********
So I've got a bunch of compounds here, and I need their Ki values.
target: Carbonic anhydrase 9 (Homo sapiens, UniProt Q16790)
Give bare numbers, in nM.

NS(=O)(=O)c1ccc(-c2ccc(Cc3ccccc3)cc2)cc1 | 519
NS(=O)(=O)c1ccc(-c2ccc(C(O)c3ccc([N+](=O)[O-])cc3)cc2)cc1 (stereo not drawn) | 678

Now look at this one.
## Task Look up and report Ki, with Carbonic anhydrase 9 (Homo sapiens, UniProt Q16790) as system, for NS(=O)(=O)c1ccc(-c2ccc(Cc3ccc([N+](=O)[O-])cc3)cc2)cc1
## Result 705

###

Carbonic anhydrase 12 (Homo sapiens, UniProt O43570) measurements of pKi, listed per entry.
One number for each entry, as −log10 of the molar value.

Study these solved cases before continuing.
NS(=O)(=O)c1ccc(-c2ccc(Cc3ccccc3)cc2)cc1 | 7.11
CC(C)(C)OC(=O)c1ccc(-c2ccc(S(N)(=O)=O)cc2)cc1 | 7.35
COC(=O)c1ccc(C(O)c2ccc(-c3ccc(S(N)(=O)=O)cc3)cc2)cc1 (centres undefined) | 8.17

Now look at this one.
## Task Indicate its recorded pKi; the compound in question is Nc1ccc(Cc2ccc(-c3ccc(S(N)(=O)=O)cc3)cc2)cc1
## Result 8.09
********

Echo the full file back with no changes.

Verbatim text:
So I've got a bunch of compounds here, and I need their Ki values.
target: Carbonic anhydrase 9 (Homo sapiens, UniProt Q16790)
Give bare numbers, in nM.

NS(=O)(=O)c1ccc(-c2ccc(Cc3ccccc3)cc2)cc1 | 519
NS(=O)(=O)c1ccc(-c2ccc(C(O)c3ccc([N+](=O)[O-])cc3)cc2)cc1 (stereo not drawn) | 678

Now look at this one.
## Task Look up and report Ki, with Carbonic anhydrase 9 (Homo sapiens, UniProt Q16790) as system, for NS(=O)(=O)c1ccc(-c2ccc(Cc3ccc([N+](=O)[O-])cc3)cc2)cc1
## Result 705

###

Carbonic anhydrase 12 (Homo sapiens, UniProt O43570) measurements of pKi, listed per entry.
One number for each entry, as −log10 of the molar value.

Study these solved cases before continuing.
NS(=O)(=O)c1ccc(-c2ccc(Cc3ccccc3)cc2)cc1 | 7.11
CC(C)(C)OC(=O)c1ccc(-c2ccc(S(N)(=O)=O)cc2)cc1 | 7.35
COC(=O)c1ccc(C(O)c2ccc(-c3ccc(S(N)(=O)=O)cc3)cc2)cc1 (centres undefined) | 8.17

Now look at this one.
## Task Indicate its recorded pKi; the compound in question is Nc1ccc(Cc2ccc(-c3ccc(S(N)(=O)=O)cc3)cc2)cc1
## Result 8.09